As the generation of Holocaust survivors passes, writers and researchers acknowledge the urgent need to ask probing questions and preserve fading memories. Moving forward, in the absence of firsthand accounts survivors’ descendants will need to assume responsibility for educating future generations about the genocide.
In the modern era of self-publishing, the market for Holocaust literature has been glutted with personal accounts of horror, survival, hope, and despair, establishing a complicated legacy. Yet not every survivor finds the words or strength necessary to tell his or her story publicly. Likewise, many children of survivors struggle throughout their lives to understand their parents’ scars.
“Most grew up with the Holocaust as a silent, dark mystery,” said Dr. Jerry Jennings, a clinical psychologist who has published three Holocaust memoirs on behalf of survivors. “They were denied the truth of what deeply shaped their parents’ and their own upbringing and they have strong emotions about touching a subject that was explicitly or implicitly forbidden by the parent.”
This communication gap may inhibit future generations from embracing and understanding Holocaust history. With so little time left, Jennings encourages younger generations to record their aging relatives’ stories. “There is untold value in getting the names and hometowns of family and friends in the ‘old world’ – uncles, cousins, grandparents, et cetera,” he explained.
The methodology Jennings utilizes to transcribe his subject’s memoirs underscores the importance of meticulously collecting all available evidence. Jennings interviewed survivors Stella Yollin, Sol and Goldie Finkelstein, and Ida Hoffmann for his trilogy of books – Stella’s Secret, I Choose Life and Darkness Hides the Flowers.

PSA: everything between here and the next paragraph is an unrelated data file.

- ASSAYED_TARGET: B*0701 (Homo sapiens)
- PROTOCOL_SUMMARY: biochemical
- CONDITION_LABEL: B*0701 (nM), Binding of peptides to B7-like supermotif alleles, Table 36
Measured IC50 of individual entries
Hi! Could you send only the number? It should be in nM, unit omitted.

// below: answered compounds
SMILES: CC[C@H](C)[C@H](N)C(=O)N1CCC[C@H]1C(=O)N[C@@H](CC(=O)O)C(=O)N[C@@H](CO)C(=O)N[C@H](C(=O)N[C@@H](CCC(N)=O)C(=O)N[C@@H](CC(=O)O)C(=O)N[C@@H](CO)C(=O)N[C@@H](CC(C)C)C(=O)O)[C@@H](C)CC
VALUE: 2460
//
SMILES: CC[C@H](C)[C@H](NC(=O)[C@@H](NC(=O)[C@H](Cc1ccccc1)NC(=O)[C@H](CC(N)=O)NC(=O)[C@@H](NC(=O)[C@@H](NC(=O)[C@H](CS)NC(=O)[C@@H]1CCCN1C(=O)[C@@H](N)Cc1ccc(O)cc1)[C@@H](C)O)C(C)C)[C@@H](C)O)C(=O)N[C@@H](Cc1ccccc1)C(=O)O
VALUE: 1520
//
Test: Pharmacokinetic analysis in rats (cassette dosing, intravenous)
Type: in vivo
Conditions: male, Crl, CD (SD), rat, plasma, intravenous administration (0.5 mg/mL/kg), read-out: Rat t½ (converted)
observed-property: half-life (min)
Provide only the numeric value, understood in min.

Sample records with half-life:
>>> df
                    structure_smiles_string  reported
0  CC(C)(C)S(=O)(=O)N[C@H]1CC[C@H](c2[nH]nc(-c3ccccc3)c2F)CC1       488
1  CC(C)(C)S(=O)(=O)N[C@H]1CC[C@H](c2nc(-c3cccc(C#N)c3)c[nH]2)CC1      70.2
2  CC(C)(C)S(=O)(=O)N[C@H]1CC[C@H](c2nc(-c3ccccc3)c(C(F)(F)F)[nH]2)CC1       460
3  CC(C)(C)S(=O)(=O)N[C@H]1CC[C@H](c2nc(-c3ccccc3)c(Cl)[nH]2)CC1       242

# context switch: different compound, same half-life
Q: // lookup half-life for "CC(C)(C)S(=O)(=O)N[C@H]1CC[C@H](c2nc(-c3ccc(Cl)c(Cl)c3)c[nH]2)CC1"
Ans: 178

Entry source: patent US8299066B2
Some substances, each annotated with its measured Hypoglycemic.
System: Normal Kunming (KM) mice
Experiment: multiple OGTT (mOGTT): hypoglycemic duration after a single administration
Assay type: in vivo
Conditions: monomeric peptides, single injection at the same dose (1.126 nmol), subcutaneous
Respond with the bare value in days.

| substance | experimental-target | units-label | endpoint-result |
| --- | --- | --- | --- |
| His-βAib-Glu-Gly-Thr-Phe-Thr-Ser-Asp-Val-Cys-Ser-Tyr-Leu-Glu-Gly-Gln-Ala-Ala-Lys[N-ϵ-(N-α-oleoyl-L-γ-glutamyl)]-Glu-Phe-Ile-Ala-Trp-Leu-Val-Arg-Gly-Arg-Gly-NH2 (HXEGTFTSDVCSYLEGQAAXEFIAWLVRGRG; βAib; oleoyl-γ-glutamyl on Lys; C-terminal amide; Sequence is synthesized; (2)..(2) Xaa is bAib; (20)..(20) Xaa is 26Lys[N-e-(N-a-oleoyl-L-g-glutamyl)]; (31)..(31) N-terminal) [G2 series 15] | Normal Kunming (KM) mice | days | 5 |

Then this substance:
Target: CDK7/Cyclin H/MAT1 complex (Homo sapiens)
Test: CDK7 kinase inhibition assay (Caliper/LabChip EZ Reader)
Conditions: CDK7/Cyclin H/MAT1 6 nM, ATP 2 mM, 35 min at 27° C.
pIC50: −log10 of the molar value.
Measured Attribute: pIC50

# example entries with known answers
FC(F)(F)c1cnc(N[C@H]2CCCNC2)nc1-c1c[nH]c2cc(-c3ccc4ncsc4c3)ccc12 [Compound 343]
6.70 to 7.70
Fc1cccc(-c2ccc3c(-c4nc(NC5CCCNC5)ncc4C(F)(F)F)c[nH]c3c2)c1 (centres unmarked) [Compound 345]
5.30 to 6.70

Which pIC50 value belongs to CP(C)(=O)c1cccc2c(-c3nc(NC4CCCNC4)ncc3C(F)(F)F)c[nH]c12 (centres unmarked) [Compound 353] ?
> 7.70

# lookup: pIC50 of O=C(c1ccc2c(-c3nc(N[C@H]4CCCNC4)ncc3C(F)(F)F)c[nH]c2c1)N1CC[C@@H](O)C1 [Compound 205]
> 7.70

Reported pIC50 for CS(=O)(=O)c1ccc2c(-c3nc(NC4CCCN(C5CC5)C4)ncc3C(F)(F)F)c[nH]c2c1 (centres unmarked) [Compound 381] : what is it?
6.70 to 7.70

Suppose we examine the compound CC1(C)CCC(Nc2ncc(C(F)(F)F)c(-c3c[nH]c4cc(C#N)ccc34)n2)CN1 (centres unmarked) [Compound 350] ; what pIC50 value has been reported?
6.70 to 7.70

“The goal of research,” he noted, “is not to confirm or verify [survivor] stories, but rather to put their individual stories in the broader historical context.”
The task of correlating oral testimony with existing records requires patient listening and careful attention to specific names, dates, and places. Inconsistencies in a survivor’s story are not roadblocks. On the contrary, Jennings’s work reveals that the process of inquiry can lead to exciting discoveries, almost always resulting in a clearer picture of events.
“Sol insisted that during his time at Mauthausen Concentration Camp, he was a forced laborer in a cave that built [V2] rockets,” Jennings says, recounting one instance when the oral record he was transcribing did not match up with known facts. “For Sol’s story to be true, he would have been 500 miles away in a different camp and [working in] a different year.”
To reach into Sol’s murky memory for the missing clues, Jennings employed a unique strategy. He asked simple yet detailed questions like “How did you get from here to there?” and “What was the weather like that day?”
That technique prompted the speaker to enlarge upon the day-to-day reality of his situation and experience. “Ultimately, Sol’s story was completely accurate,” Jennings said. “We found the subterranean sub-camp in the location and year that he said, but it was under a different name than the one used by Sol and the prisoners.”
Jennings’s trilogy is comprehensive. Instead of only relating his subject’s survival stories, he prompts them to reflect on their lives before and after the war. Omitting this information “was a disservice and even a distortion of the complete truth,” said the author.
“We need to know how the survivors lived before the war in order to fully appreciate the magnitude of what they lost, and we need to know how they rebuilt their lives after the war to appreciate the compassion and hope that rose from the ashes of the crematoriums,” he said.
Reflecting on these grim stories induced an emotional healing process for Jennings’s subjects, one he says was challenging at first but immensely rewarding in its culmination. Finally, publication of the series provided a permanent record of each survivor’s personal triumph.